Posted Wed Nov 27, 2013 at 11:30 AM PST by Brian Hoss
Time from inserting the game disc to playing compared for six multiplatform games.
Owners of next-gen systems have and for the near future will continue to have to go through mandatory game installs for all disc-based games. And one system disparity that has been staggering, especially when considering the user experience for the PS3 and 360, is the process, and subsequent length of time for game installs, especially with regards to disc-based games.
Though the difference can feel like night and day, Kotaku has put together a video where the game install is began on both systems simultaneously. The video uses the Xbox One HDMI to get the comparison on the same screen, making the difference all the more obvious.
The comparison, which features 'Need for Speed Rivals,' is run at eight times normal speed, but even at the fast speed, the difference is remarkable:
In addition to the visual comparison, Kotaku has broken down times for six games:
How Long Your First Install Will Take On PS4 And Xbox One
Assassin's Creed IV:
Xbox One (offline, no update): 5 minutes 50 seconds
Xbox One (with update, fastest connection): 7 minutes 2 seconds
Xbox One (with update, 10Mbps connection): 10 minutes 32 seconds
PS4: 42 seconds
Need For Speed Rivals:
XBO: 09:25 (including update)
Just Dance 2014:
XBO: 08:48 (including update)
NBA Live 14:
XBO: 16:26 (including update)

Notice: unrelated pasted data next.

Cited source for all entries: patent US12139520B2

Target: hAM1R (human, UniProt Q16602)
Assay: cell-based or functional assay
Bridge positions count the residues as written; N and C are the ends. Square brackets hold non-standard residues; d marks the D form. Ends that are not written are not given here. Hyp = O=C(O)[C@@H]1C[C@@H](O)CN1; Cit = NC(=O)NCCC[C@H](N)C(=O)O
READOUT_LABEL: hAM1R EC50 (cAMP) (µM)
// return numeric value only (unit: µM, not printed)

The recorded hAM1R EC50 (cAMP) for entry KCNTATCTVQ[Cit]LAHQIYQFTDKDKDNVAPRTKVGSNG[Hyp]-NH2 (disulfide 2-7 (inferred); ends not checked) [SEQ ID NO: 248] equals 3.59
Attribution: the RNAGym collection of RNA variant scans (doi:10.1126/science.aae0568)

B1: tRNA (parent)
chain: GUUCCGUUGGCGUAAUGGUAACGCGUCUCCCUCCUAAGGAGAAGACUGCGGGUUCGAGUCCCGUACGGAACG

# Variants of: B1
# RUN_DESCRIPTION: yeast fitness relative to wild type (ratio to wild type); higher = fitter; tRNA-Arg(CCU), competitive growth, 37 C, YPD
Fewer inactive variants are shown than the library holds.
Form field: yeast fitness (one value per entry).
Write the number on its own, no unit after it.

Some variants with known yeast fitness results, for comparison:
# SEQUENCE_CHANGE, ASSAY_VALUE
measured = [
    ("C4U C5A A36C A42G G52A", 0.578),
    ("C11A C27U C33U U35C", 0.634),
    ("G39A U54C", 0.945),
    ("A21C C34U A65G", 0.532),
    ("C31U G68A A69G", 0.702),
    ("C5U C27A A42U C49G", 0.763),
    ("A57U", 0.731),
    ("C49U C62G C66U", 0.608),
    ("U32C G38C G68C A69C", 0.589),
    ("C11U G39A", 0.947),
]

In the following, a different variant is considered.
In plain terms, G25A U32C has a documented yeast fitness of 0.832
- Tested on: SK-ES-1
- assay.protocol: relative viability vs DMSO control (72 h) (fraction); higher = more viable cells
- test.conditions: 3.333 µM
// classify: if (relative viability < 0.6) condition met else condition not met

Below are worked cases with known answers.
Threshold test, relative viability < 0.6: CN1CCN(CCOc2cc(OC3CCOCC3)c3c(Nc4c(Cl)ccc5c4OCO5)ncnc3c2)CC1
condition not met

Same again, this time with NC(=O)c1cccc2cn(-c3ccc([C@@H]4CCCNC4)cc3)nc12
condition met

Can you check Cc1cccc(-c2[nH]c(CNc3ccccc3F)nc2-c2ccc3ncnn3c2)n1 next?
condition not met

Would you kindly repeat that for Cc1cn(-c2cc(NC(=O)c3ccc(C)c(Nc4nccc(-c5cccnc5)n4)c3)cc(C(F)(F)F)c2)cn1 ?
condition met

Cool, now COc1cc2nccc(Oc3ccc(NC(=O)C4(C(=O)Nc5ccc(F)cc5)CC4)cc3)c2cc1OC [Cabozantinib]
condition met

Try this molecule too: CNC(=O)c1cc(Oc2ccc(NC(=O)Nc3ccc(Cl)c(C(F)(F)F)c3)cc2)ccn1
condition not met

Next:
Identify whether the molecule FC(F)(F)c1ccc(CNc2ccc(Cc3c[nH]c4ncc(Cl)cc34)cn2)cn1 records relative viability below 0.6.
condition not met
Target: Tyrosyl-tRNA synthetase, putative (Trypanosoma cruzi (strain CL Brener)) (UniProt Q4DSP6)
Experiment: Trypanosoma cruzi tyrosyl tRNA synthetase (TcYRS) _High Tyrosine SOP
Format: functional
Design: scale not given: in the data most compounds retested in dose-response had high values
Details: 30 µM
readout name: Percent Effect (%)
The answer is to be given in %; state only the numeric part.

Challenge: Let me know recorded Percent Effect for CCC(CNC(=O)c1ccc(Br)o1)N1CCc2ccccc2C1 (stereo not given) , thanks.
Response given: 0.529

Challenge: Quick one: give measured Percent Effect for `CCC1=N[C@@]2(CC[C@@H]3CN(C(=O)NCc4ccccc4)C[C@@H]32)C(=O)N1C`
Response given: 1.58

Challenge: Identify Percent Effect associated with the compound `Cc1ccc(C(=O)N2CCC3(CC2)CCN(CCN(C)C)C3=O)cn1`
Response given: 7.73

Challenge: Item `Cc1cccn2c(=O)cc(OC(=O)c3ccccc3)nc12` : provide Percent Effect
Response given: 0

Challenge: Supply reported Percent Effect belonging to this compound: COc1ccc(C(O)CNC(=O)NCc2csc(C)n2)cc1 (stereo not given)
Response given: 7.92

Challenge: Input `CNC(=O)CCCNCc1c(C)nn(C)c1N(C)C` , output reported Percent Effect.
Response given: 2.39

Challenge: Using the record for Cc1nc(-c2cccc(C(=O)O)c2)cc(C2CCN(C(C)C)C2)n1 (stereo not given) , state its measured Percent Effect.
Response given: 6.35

XBO: 16:06 (including update)
XBO: 9:38 (including update)
Now many users may question, why do install times matter? And the answer is simple, it's the time between being ready to play a game, and playing a game. Secondary to that on these new consoles, which have massive game installs and tiny hard drives, the time will come when deleting game installs is a necessity, and the time needed to restore those installations will be a consideration.
Now there are some other things to consider. For one, on the PS4, while it's great to have lightning fast installs, it's not so great to start a game and only then be notified that it has an update to download, which then means having to download the game, and ultimately exit to install the update.
Furthermore, the Xbox One's install times, while slow, would be more understandable in the original Xbox One install and forget system, where the user would have all of their games playable from the hard drive while waiting for a new game to install. Hopefully, the current lengthy install times are an issue that will be corrected in the coming months.
Author: Brian Hoss
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